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The higher education sector is currently in a financially sound position overall. However, forecasts to 2019-20 signal a continuing trend of potentially inadequate financial performance, as well as declining liquidity levels and increased borrowing, which could threaten the sector’s investment plans over the medium to longer term.

As in previous years, the sector overall is projecting high levels of growth in the numbers of home, European Union (EU) and international students in an environment which may make this increasingly difficult to achieve.

However, the sector has a good record of prudent financial forecasting, often meeting financial performance expectations and demonstrating flexible and proactive approaches in adapting to change.

Madeleine Atkins, HEFCE Chief Executive, said

‘These forecasts continue the trends highlighted in our previous reports on the sector’s financial health and highlight a number of volatilities and uncertainties as the sector looks towards 2019-20.

‘At a sector level, the financial health can be described as sound, but at an individual institutional level we continue to see significant variation in financial performance.

‘While there may be significant uncertainty and financial challenge for the sector in the medium term, we are reassured by the way institutions appear to be responding through their scenario planning and the development of contingency plans.

‘Higher education in England makes a significant contribution to our economy and society and operates successfully on a global scale. It will be crucial to ensure its long-term sustainability. Institutions will need to continue to adapt their financial models to an ever-changing local, national and international environment.’

Financial performance

At a sector level the financial forecasts to 2019-20 show modest and reduced surplus levels relative to previous years. These demonstrate relatively small margins in which to operate and are particularly susceptible to significant changes in the financial drivers.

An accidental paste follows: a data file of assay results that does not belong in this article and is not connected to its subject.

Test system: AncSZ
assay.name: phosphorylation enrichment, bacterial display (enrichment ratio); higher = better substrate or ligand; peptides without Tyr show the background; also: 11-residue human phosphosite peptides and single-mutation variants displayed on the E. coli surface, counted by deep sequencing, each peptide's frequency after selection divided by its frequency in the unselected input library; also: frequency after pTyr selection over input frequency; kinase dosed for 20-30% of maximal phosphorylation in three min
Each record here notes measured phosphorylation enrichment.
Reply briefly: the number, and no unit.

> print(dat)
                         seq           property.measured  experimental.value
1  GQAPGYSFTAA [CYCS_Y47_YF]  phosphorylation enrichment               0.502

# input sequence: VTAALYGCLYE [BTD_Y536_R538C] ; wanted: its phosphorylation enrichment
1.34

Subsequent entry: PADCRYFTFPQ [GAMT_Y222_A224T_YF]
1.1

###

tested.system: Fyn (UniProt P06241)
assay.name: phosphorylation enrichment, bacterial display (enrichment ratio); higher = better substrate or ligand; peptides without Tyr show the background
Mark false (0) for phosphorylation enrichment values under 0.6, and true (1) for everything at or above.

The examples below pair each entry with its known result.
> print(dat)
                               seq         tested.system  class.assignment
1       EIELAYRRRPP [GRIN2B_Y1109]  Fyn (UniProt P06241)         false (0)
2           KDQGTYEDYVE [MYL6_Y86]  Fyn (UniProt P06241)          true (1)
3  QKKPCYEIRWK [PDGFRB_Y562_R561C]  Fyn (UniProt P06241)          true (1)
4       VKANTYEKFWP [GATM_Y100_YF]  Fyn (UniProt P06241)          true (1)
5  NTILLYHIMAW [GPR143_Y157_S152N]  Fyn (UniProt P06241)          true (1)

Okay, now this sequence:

Sector income forecasts are predicated on significant growth in home, EU and international student recruitment, and on sustained levels of government and EU funding.

At institutional level projected financial performance varies considerably. Institutions will need to make appropriate adjustments to their financial models in the event of any changes to income, in order to maintain sustainable levels of cash flow and investment.

The implications for the sector of the UK’s withdrawal from the European Union continue to be uncertain.

Student recruitment

Student number projections indicate that the sector is predicting high levels of growth in total numbers of home and EU students (5.7 per cent over the forecast period to 2019-20).

The sector is also anticipating that fee income from international students will rise from £4 billion in 2016-17 to £5.1 billion in 2019-20, an increase of 27.5 per cent over the forecast period in real terms.

These forecasts are lower than previously forecast by the sector, and at an institutional level student recruitment projections vary significantly. However, it may still be challenging for the sector to achieve these projected levels. Individual institutions should not rely on growth ambitions for their financial sustainability.

Capital investment

The sector expects to invest significant amounts in its infrastructure over the forecast period. Spend of £19.4 billion between 2016-17 and 2019-20 represents an average annual investment of £4.8 billion, 48 per cent higher than the previous four-year average. As with other financial measures, however, there is increasing variability across the sector. For example, nearly a quarter of institutions are planning to reduce their expenditure on infrastructure over the forecast period.

The affordability of capital expenditure plans will be reliant on the accuracy of institutions’ financial models. We would expect institutions to adjust their plans in response to any adverse financial circumstances.

Cash and borrowing

The trend of falling liquidity (cash) and increasing sector borrowing is predicted to continue, although at a lower rate than previously forecast. Borrowing levels are expected to exceed liquidity levels in all forecast years, increasing to a gap of £5 billion at July 2020. However, at the end of the forecast period they are expected to stabilise.

Two further factors are likely to impact on the sector’s future financial performance. The first is the increase in pension liabilities. The triennial valuation of the sector’s largest pension scheme, the Universities Superannuation Scheme, is still in progress. Any increase in liabilities will add to the pressure on institutions to address any funding shortfalls.

The second factor is inflationary pressure across the sector’s cost base, which will need to be managed in order to maintain financial sustainability.

Notes

1. The report is at www.hefce.ac.uk/pubs/year/2017/201728/. It analyses financial forecasts for the period 2016-17 to 2019-20, based on information submitted by higher education institutions to HEFCE in July 2017 (before the end of the 2016-17 year). The analysis does not cover further education or sixth-form colleges, or alternative providers of higher education.
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